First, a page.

1. I love the compost analogy, Renee. As the snow has melted from my flower beds over the past couple of weeks, I am looking at the piles of leaves I put on them last Fall. They are brown and ugly; and my first inclination is to want to rake them off. Then I remind myself that I put them on there as protection for the winter but also as compost to enrich the soil and cut down the weeds. If I can have the patience to leave them there, they will decompose and feed the plants. It is a slow process, but I will try to be patient. I want my plants to be healthy in an organic natural way. It’s part of a process called Farming God’s Way, that I am trying. Back to the analogy: Anyway, God’s timing is not always our timing. We need to be faithful to give our souls and minds and bodies the proper nutrients they need and let Him work.

      1. Diane and Renee……I am enjoying (and learning from) both of your above comments.  Composting…..taking root……good soil….it all has a lot to say.  Stuff that I need to learn to apply so much more also.  Love the exhortation to be patient with the leaf mulch too, Diane!  My flower beds are in the same spot.  Snow just barely melted when we got hit by 11 inches 4 days before Easter….then it all melted again Easter weekend.  Seeing the crocus and daffodils and other Spring bulbs emerge……makes me so grateful for all of those brown, ugly leaves that have kept them safe and nurtured them.  (Even though I did take a rake and rake some of the snow away once this Spring!)

  15. What helped me to experience His Presence this Lent?
    This Lenten season was very meaningful to me as I studied the Psalms together with you.
    I kept a journal and wrote prayers and notes. My readings were helpful, from Idol Lies- to look at myself
    and my need to be set free. I prayed for glimpses of truth, for God to open my heart to his word.
    A special verse for me is Ps. 51:10 Create in me a clean heart, O God and renew a right  spirit within me.
    Music being part of this worship time is also very special to me.

  16.  
     

    11. What does the promise of verse 15 mean to you? Praise Him for it.

     

    As for me, I will be vindicated and will see your face;     when I awake, I will be satisfied with seeing your likeness.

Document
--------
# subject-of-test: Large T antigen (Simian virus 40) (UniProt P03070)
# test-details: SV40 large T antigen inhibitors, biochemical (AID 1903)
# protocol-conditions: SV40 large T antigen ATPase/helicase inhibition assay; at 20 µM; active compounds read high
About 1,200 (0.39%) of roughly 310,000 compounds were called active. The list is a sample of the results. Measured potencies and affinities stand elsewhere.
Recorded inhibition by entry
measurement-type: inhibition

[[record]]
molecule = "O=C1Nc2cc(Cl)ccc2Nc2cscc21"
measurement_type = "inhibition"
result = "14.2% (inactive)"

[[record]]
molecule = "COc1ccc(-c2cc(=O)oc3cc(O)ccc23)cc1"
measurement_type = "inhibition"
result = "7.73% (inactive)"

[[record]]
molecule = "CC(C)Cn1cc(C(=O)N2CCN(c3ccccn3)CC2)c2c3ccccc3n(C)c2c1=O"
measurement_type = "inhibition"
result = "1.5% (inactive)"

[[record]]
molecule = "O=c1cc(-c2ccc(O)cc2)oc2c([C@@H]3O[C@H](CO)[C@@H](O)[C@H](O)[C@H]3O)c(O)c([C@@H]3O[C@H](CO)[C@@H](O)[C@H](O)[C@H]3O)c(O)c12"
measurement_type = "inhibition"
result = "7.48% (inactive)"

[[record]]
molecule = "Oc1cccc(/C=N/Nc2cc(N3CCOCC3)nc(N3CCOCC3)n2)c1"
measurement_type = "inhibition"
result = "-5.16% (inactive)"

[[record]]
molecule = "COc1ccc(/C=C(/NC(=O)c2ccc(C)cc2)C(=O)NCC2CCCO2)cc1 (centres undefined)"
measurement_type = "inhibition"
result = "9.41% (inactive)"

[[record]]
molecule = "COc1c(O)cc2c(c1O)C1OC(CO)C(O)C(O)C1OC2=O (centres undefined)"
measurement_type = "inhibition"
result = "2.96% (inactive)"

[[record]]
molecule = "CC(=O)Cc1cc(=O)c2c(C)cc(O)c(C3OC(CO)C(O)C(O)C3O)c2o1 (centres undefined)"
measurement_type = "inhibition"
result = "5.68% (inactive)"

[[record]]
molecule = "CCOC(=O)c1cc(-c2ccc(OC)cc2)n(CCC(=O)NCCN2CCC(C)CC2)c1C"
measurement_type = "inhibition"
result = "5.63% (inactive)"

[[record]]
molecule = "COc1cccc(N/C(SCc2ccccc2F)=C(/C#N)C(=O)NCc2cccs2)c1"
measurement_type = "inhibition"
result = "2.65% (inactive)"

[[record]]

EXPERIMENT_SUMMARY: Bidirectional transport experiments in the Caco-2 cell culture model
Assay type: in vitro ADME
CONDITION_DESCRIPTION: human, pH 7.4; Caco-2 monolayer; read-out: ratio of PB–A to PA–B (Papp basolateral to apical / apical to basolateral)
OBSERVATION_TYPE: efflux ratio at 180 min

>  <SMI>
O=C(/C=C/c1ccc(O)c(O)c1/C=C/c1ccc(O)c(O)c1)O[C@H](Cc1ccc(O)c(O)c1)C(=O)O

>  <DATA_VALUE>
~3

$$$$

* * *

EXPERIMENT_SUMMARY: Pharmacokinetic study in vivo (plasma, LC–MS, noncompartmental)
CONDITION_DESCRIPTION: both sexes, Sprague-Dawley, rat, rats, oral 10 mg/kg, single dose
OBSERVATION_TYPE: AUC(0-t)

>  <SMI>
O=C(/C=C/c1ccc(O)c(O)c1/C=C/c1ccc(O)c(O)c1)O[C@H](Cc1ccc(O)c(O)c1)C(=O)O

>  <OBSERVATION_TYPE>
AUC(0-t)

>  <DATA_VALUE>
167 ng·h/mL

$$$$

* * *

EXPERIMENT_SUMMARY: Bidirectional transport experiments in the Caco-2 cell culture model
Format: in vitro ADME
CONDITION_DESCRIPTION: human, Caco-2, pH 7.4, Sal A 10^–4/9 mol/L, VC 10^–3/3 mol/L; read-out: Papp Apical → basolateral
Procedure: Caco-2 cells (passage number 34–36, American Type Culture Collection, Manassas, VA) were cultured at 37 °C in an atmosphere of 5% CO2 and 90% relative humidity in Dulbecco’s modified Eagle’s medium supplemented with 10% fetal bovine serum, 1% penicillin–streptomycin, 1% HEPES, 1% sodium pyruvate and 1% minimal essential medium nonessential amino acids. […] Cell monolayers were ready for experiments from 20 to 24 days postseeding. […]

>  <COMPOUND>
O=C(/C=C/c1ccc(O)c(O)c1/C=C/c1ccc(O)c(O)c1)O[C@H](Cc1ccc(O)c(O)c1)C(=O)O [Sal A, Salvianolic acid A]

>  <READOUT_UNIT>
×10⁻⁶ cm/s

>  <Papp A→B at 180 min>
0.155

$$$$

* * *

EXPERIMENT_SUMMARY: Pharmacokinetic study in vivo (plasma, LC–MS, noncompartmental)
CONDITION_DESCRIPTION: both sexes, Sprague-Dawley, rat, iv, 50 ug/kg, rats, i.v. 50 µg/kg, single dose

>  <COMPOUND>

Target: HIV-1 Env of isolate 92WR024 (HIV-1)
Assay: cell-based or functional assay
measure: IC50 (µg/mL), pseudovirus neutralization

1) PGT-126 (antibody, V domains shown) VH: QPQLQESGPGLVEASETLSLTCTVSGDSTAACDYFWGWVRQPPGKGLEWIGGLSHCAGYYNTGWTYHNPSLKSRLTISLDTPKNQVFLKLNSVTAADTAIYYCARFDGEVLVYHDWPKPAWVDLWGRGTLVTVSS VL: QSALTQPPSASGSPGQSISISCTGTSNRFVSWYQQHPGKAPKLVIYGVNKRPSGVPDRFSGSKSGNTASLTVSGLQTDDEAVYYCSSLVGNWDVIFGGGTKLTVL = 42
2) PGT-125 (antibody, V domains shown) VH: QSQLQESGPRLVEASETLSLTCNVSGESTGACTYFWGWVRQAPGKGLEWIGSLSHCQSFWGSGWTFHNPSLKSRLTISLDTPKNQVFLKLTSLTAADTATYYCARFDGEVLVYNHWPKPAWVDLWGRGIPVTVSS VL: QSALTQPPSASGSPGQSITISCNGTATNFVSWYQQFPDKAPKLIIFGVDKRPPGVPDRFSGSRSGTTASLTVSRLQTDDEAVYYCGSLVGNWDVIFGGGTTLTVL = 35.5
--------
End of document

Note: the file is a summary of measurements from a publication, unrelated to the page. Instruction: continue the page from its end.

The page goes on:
Vs. 15 Is beyond exciting! It makes me think of my grandmother who is dying of cancer. She keeps telling me every time she falls asleep she thinks she is not going to wake up and be here. As much as I don’t want her to leave me, I am so excited for her that one day she will be laying in her hospice bed and in an instant wake up  to the very face of God Himself. She has been in so much pain and suffering this past year, so I am so happy for her that her pain is short term and she will be fully satisfied. I have no idea what being fully satisfied is like or  what it really means, but  I am so grateful for what Jesus has done for us. It makes me think of Tim’s video last week. He had a great reminder that the big battle is over. All the sufferings down here are just little bug bites compared to the battle that has been won.

     
     

    1. ” one day she will be laying in her hospice bed and in an instant wake up  to the very face of God Himself”…….Oh Natalie....It is so sweet to hear this from you as you contemplate your grandmother’s home-going.   I was with my mom when she crossed over .. and to know that this was happening…..to be that near to heaven as a loved one is escorted from this life to the next, is indescribable.    Your grandmother will make that transition in God’s perfect timing…..peace to you and yours as you await the transition with her. 

  17. Natalie, you have said it so well.These sufferings will be over; happy as your grandmother has this joy after her suffering.

  18.  7. Psalms 12 an 13 teach us the lament — find the 3 steps of a classic lament in Psalm 13.
     
    The three steps are the lament, the petition, and praise.  
     
     How we the two lamenting on the road to Emmaus — and how did the Lord dialogue with them?
     
     
    They began by lamenting all that had gone on with Jesus’ trial and crucifixion.   They were sad that Jesus had been killed before he could redeem Israel.  They were upset that his body was missing.    As they were in dialogue with Jesus (although they didn’t know it was Him), He led them back through what the Scriptures had said about the Messiah and how the Messiah must suffer.   He also reminded them of all that he had taught them when He was with them.   They later stated that those words of Jesus had made their hearts burn within them.     When it appeared that Jesus was going to travel on beyond where they were stopping, they longed for more conversation with Him, and begged Him to stay with them.   Then when He broke bread, their eyes were opened (another way of saying God revealed it to them) and they recognized Him.    From then on, they were declaring confidently that He was risen!  (The best praise ever!)
     
     

    1. Deanna, You have described this lament on the road to Emmaus so well.